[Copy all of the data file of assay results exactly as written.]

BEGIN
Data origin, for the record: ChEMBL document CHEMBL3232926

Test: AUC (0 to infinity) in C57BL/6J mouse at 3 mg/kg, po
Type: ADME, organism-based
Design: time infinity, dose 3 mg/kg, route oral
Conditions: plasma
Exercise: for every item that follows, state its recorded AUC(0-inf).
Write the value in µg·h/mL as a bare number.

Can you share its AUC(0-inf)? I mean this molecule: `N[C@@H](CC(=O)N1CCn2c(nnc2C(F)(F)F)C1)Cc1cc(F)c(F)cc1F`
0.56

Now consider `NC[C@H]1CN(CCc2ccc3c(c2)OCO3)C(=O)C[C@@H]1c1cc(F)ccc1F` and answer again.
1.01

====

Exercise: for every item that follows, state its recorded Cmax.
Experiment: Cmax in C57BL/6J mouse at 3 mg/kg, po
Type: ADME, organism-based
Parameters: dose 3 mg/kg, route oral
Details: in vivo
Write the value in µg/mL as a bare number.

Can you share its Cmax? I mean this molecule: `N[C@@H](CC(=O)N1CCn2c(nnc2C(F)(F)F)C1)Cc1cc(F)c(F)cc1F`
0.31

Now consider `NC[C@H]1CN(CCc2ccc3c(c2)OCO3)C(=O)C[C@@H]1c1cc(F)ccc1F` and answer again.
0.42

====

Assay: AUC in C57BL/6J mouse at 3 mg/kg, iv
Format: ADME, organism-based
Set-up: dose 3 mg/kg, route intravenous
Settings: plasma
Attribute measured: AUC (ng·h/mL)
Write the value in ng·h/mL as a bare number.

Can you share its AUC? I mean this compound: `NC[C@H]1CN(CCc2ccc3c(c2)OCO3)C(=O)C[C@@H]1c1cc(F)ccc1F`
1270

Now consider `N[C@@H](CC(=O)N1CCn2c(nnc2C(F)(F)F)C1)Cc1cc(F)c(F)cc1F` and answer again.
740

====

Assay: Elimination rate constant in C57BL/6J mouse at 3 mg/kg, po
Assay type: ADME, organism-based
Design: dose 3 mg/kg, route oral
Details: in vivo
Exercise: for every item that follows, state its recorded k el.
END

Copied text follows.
Data origin, for the record: ChEMBL document CHEMBL3232926

Test: AUC (0 to infinity) in C57BL/6J mouse at 3 mg/kg, po
Type: ADME, organism-based
Design: time infinity, dose 3 mg/kg, route oral
Conditions: plasma
Exercise: for every item that follows, state its recorded AUC(0-inf).
Write the value in µg·h/mL as a bare number.

Can you share its AUC(0-inf)? I mean this molecule: `N[C@@H](CC(=O)N1CCn2c(nnc2C(F)(F)F)C1)Cc1cc(F)c(F)cc1F`
0.56

Now consider `NC[C@H]1CN(CCc2ccc3c(c2)OCO3)C(=O)C[C@@H]1c1cc(F)ccc1F` and answer again.
1.01

====

Exercise: for every item that follows, state its recorded Cmax.
Experiment: Cmax in C57BL/6J mouse at 3 mg/kg, po
Type: ADME, organism-based
Parameters: dose 3 mg/kg, route oral
Details: in vivo
Write the value in µg/mL as a bare number.

Can you share its Cmax? I mean this molecule: `N[C@@H](CC(=O)N1CCn2c(nnc2C(F)(F)F)C1)Cc1cc(F)c(F)cc1F`
0.31

Now consider `NC[C@H]1CN(CCc2ccc3c(c2)OCO3)C(=O)C[C@@H]1c1cc(F)ccc1F` and answer again.
0.42

====

Assay: AUC in C57BL/6J mouse at 3 mg/kg, iv
Format: ADME, organism-based
Set-up: dose 3 mg/kg, route intravenous
Settings: plasma
Attribute measured: AUC (ng·h/mL)
Write the value in ng·h/mL as a bare number.

Can you share its AUC? I mean this compound: `NC[C@H]1CN(CCc2ccc3c(c2)OCO3)C(=O)C[C@@H]1c1cc(F)ccc1F`
1270

Now consider `N[C@@H](CC(=O)N1CCn2c(nnc2C(F)(F)F)C1)Cc1cc(F)c(F)cc1F` and answer again.
740

====

Assay: Elimination rate constant in C57BL/6J mouse at 3 mg/kg, po
Assay type: ADME, organism-based
Design: dose 3 mg/kg, route oral
Details: in vivo
Exercise: for every item that follows, state its recorded k el.